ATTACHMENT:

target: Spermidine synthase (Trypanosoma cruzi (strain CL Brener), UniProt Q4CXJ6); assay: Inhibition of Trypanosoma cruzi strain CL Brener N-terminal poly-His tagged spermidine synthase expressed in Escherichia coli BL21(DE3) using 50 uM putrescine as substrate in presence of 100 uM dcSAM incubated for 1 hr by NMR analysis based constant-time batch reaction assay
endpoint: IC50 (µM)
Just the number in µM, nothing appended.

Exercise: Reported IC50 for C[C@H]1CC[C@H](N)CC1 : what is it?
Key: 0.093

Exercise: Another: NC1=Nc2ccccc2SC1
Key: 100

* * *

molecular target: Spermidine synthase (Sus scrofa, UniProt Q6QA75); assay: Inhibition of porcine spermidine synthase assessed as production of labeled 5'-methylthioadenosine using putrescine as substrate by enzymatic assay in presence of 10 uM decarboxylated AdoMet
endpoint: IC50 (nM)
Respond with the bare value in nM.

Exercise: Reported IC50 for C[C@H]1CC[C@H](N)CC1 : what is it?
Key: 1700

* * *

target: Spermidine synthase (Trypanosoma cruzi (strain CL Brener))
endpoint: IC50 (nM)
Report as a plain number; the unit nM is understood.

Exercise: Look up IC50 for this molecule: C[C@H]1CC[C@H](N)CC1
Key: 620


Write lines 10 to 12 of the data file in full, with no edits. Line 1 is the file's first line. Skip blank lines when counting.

endpoint: IC50 (nM)
Respond with the bare value in nM.

Exercise: Reported IC50 for C[C@H]1CC[C@H](N)CC1 : what is it?